I remarked that the people who suffer most are the children of parents who attend the church.  Children who are brought up to hate themselves often (worst case scenario) kill themselves or leave the church. I’m old enough to remember the stories of young people who jumped off bridges and their poor parents many of whom too late changed their minds about LGBTQ rights.

This is why people stay away from churches and why churches close.  Younger people tend to be more secure about their sexuality and less likely to sacrifice their children to hatred.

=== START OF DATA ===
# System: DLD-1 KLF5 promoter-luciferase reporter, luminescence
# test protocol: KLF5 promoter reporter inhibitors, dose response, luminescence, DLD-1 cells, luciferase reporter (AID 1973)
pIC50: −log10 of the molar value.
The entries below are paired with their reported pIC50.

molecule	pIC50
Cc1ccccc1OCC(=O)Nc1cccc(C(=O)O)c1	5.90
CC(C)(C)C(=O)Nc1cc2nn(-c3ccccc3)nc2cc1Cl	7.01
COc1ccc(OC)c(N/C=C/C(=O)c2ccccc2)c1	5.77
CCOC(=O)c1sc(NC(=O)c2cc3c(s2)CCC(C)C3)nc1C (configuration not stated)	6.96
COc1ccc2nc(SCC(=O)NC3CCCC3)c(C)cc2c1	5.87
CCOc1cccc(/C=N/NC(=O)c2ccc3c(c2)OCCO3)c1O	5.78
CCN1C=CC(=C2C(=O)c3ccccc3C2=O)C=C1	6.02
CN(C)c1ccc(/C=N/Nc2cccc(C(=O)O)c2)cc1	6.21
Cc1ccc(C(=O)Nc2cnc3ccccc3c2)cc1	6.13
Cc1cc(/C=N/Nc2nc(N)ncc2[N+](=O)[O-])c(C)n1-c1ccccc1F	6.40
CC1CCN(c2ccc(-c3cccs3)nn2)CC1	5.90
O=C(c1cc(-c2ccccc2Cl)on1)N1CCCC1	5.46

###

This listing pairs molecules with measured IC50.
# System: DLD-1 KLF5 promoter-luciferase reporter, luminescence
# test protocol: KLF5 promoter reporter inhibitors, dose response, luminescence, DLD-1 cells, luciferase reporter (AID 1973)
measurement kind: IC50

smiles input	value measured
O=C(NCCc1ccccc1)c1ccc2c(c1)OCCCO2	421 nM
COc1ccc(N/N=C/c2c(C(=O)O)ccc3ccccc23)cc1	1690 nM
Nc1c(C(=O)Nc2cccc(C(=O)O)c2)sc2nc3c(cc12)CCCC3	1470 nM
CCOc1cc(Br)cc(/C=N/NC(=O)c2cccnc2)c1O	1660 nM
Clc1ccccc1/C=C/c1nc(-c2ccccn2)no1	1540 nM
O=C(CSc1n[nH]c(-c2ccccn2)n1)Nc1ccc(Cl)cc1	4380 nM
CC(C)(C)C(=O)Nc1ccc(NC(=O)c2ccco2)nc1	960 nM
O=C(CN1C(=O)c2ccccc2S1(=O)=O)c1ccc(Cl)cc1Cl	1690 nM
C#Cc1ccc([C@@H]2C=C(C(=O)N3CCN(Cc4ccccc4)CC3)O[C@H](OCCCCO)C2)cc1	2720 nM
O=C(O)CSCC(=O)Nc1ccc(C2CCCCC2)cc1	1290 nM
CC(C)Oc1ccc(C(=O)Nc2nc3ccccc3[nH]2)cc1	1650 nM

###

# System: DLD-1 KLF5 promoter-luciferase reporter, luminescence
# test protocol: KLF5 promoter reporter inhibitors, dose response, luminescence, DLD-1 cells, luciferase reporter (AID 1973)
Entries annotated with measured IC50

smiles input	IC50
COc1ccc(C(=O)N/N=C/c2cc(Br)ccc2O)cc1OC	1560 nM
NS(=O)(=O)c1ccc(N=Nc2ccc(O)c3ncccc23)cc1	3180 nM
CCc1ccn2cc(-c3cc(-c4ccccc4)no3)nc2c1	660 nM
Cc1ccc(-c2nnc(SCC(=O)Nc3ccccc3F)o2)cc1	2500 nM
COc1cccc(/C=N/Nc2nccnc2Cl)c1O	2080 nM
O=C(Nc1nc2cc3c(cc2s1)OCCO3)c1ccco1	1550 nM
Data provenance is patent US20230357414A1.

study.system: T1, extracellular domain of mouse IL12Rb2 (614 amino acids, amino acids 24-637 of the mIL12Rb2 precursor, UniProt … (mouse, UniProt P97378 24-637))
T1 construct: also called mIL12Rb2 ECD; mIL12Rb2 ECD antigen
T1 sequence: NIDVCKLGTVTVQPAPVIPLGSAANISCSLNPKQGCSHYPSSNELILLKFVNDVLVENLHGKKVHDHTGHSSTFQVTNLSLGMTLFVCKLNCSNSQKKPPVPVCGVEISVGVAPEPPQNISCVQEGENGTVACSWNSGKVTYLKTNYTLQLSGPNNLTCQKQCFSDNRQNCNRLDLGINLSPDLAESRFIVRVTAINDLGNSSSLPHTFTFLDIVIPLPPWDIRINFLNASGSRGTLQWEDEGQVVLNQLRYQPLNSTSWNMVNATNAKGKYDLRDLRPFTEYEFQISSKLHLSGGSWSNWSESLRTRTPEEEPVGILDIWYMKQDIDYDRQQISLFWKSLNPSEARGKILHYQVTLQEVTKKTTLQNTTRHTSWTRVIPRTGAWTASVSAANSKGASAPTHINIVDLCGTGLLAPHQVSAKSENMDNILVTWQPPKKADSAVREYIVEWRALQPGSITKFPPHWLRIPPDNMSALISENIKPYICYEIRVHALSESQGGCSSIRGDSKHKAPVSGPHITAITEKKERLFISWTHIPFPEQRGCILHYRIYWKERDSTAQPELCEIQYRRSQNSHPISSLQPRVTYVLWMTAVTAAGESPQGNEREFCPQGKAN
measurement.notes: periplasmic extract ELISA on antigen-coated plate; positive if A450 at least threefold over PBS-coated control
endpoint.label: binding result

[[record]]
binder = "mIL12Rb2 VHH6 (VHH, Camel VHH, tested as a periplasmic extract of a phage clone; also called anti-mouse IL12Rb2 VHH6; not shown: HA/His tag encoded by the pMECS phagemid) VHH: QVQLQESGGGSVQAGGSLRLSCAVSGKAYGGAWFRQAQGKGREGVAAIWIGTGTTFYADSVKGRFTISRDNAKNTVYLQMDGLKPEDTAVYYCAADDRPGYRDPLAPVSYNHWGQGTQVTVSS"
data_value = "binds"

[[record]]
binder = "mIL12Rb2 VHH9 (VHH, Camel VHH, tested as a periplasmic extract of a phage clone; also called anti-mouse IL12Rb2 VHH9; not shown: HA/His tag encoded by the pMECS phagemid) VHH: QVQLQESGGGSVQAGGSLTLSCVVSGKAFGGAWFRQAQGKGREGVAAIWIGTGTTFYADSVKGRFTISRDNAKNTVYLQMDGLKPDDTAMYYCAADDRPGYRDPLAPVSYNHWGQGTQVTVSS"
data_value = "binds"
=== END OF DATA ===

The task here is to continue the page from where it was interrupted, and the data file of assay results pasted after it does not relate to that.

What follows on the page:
The world is changing and churches need to change with it.

To learn more about my novel THEY, a biblical tale of secret genders (published by Adelaide Books New York/Lisbon), click here.